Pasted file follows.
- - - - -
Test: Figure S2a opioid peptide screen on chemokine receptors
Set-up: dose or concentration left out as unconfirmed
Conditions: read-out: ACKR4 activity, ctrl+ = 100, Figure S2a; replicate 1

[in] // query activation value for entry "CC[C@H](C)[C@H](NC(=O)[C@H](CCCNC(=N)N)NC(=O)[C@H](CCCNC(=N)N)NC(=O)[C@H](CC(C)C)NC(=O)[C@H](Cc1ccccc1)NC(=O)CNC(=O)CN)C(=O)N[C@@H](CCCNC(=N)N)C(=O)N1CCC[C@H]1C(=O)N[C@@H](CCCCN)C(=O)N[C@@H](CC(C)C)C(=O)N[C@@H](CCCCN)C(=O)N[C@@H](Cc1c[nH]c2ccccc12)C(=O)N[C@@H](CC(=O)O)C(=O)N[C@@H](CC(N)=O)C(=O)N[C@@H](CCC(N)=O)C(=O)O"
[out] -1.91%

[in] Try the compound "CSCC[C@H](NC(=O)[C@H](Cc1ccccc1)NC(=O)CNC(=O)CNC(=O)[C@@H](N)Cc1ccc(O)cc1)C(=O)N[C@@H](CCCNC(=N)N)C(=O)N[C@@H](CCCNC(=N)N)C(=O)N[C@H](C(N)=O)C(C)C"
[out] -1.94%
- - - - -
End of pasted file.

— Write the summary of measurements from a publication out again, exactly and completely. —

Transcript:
Test: Figure S2a opioid peptide screen on chemokine receptors
Set-up: dose or concentration left out as unconfirmed
Conditions: read-out: ACKR4 activity, ctrl+ = 100, Figure S2a; replicate 1

[in] // query activation value for entry "CC[C@H](C)[C@H](NC(=O)[C@H](CCCNC(=N)N)NC(=O)[C@H](CCCNC(=N)N)NC(=O)[C@H](CC(C)C)NC(=O)[C@H](Cc1ccccc1)NC(=O)CNC(=O)CN)C(=O)N[C@@H](CCCNC(=N)N)C(=O)N1CCC[C@H]1C(=O)N[C@@H](CCCCN)C(=O)N[C@@H](CC(C)C)C(=O)N[C@@H](CCCCN)C(=O)N[C@@H](Cc1c[nH]c2ccccc12)C(=O)N[C@@H](CC(=O)O)C(=O)N[C@@H](CC(N)=O)C(=O)N[C@@H](CCC(N)=O)C(=O)O"
[out] -1.91%

[in] Try the compound "CSCC[C@H](NC(=O)[C@H](Cc1ccccc1)NC(=O)CNC(=O)CNC(=O)[C@@H](N)Cc1ccc(O)cc1)C(=O)N[C@@H](CCCNC(=N)N)C(=O)N[C@@H](CCCNC(=N)N)C(=O)N[C@H](C(N)=O)C(C)C"
[out] -1.94%